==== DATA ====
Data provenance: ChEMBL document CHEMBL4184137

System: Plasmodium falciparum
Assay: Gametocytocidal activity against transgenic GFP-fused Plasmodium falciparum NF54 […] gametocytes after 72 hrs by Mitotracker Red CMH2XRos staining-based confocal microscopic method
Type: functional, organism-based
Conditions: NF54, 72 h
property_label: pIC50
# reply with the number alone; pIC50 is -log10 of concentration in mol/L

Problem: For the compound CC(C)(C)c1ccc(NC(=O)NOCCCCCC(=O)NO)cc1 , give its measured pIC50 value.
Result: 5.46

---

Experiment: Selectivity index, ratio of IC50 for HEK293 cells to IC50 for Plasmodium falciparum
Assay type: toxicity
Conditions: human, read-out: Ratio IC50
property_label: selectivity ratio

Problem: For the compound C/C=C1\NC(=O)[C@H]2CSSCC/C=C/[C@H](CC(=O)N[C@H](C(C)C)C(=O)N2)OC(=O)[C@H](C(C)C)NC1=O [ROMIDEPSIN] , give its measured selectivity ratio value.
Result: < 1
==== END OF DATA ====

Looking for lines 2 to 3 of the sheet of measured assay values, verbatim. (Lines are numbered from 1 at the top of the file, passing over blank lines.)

System: Plasmodium falciparum
Assay: Gametocytocidal activity against transgenic GFP-fused Plasmodium falciparum NF54 […] gametocytes after 72 hrs by Mitotracker Red CMH2XRos staining-based confocal microscopic method